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2009-01-28 20:36:15

HI Tony,

Yes, right, I acknowledge this question. My point is that the simplistic statement in 4.2

   The client SHOULD send an EHLO command as the
   first command after a successful TLS negotiation.

was not "considerate" of the other key points the documents makes about private vs public vs authentication levels it clearly made.

IOW, programmatically, the client should of interpret these points in the document and see this a MUST is the only logical option simply because of the other key points made about how the server status can change, especially when accessing a private smtp host (ie. SUBMIT server),

If the private submit server presented only STARTTLS then the client has no choice but to start with STARTTLS and when completely, only then the SERVER will present the AUTH schemes, then the client has no choice but to reissue the EHLO to find what methods are available.

The point is that there are some states the force the issue, programmatically.


Hector Santos, CTO

Tony Hansen wrote:
Hector, what started this was a client that doesn't use any other
extended smtp features beyond STARTTLS. So once it had started up TLS,
it had no use for the output of EHLO, and consequently it didn't bother
sending either HELO or EHLO after the STARTTLS. This was fine until it
ran into a server that demanded that EHLO be sent again. Leading to the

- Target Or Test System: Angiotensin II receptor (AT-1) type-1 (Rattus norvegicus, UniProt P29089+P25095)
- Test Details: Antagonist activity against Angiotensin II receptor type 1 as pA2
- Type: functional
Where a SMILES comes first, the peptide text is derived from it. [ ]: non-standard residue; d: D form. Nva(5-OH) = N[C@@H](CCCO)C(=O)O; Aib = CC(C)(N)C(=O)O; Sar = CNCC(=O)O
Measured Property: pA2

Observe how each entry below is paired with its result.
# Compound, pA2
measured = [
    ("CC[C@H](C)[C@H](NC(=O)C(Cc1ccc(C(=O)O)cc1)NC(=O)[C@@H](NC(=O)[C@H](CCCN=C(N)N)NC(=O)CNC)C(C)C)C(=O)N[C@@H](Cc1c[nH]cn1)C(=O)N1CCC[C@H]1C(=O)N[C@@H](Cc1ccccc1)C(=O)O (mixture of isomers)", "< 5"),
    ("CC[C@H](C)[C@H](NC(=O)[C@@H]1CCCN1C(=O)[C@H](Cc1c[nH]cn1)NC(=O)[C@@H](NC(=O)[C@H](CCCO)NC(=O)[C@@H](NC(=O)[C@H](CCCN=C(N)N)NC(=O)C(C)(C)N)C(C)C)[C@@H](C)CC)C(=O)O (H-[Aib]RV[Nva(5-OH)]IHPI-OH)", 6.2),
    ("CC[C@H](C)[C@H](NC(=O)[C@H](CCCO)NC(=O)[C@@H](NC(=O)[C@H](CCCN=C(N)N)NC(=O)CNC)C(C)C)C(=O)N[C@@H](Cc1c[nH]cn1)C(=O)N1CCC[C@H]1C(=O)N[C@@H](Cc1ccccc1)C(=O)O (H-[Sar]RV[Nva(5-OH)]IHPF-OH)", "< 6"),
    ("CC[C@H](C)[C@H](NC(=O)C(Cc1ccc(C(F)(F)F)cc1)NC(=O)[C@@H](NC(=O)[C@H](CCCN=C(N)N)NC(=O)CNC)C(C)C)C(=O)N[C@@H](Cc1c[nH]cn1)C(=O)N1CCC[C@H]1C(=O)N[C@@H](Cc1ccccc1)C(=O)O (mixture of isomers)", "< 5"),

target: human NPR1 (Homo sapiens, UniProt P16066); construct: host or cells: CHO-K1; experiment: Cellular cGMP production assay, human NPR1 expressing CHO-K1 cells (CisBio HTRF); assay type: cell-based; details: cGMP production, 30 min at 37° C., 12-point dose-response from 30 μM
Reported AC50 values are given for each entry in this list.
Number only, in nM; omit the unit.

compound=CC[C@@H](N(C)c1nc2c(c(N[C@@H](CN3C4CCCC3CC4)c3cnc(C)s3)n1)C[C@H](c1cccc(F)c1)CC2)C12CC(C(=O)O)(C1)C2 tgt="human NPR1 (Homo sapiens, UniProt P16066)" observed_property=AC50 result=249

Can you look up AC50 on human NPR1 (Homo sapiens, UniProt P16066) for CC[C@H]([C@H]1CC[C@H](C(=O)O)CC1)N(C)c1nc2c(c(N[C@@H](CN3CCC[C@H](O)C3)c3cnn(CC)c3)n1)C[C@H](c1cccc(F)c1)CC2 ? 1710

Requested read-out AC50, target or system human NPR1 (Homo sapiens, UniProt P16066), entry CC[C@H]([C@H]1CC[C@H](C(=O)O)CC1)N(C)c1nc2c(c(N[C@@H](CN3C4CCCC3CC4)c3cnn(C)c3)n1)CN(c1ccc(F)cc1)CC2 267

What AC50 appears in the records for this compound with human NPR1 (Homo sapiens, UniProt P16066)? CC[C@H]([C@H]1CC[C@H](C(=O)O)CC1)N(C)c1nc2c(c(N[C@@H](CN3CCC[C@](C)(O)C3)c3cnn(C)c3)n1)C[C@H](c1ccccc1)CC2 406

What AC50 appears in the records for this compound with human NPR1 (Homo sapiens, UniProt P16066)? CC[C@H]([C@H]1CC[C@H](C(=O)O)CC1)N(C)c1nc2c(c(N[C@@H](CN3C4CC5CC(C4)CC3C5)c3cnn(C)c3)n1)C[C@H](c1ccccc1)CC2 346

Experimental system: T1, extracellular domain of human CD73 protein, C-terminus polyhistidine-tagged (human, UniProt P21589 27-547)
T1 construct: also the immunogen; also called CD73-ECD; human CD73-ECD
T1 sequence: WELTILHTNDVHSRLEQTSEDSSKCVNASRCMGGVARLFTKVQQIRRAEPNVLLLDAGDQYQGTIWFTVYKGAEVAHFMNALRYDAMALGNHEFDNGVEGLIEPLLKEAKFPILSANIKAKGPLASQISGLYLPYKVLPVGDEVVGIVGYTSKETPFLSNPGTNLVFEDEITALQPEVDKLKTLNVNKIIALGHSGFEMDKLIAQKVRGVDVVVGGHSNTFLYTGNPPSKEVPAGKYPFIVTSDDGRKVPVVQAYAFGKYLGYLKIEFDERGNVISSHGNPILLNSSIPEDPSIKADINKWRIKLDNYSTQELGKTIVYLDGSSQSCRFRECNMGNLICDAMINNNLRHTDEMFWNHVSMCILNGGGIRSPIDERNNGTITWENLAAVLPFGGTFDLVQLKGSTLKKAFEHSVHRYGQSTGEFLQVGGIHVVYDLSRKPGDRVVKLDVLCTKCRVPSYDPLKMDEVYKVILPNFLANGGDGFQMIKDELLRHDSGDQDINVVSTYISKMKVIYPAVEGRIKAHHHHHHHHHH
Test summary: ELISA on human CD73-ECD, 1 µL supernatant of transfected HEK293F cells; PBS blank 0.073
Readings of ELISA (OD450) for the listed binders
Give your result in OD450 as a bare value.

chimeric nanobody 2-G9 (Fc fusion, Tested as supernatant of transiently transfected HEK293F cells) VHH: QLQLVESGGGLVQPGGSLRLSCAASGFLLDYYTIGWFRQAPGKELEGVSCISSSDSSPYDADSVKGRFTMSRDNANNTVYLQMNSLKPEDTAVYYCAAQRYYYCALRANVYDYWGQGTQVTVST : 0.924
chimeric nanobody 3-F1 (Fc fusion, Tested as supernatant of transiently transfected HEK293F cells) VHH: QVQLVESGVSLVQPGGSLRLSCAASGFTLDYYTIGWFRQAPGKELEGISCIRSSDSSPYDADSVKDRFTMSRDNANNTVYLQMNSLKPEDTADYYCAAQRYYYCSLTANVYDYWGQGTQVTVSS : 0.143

questions on the table: 1) which interpretation of the spec is correct,
and 2) what should be done once this is decided?

        Tony Hansen

Hector Santos wrote:
My take on this:

I think the client should be aware that most, if not all, servers expect
a 2nd pass of EHLO, but I also believe the client should not presume
server features would be the same under TLS and NON-TLS sessions.

For example, the use case where the private or even public server allows
a stronger AUTH for non TLS sessions and allows weaker AUTH under TLS:

   S: 220 blah blah blah
   C: EHLO
   S: 250 STARTTLS
   C: MAIL FROM: <xxxxxxx>
   S: 530 Must issue a STARTTLS or AUTH command first

Note: both RFC 2487 (TLS) and RFC 2554 (AUTH) use 530 for an enforcement
requirement. So here, if it client support CRAM or DIGEST it can
continue with AUTH CRAM-MD5 or AUTH OTHER. But if it does not support
these stronger AUTH, and does support TLS, it can continue with a STARTLS:

   S: 220 Go ahead
   C & S: <TLS negotiation>
   C: MAIL FROM: <xxxxxxx>
   S: 530 AUTH command first
   C: EHLO
   S: 250 AUTH LOGIN
   S: 250 AUTH-LOGIN
   S: 235 Authentication successful.

The point is, the client MUST be aware of this possibility and should
always (MUST) issue an EHLO after TLS is established.

The idea of public vs private and level of authentication is discussed
in 2487 and this is where the 4.2 statement:

   The client SHOULD send an EHLO command as the
   first command after a successful TLS negotiation.

is "forgetful" of its other key points.  So it should of been something

   For a SMTP server that is privately referenced, the client
   MUST issue the EHLO command after a successful TLS negotiation
   to determine if there are any changes in AUTH methods, such
   as the strength of the authentication.

   If the server is the publicly reference, the client SHOULD
   send an EHLO command as the first command after a successful
   TLS negotiation, however, it is highly recommended it reissues
   the EHLO in all cases.

   The client SHOULD not degrade from EHLO to HELO.

My take.

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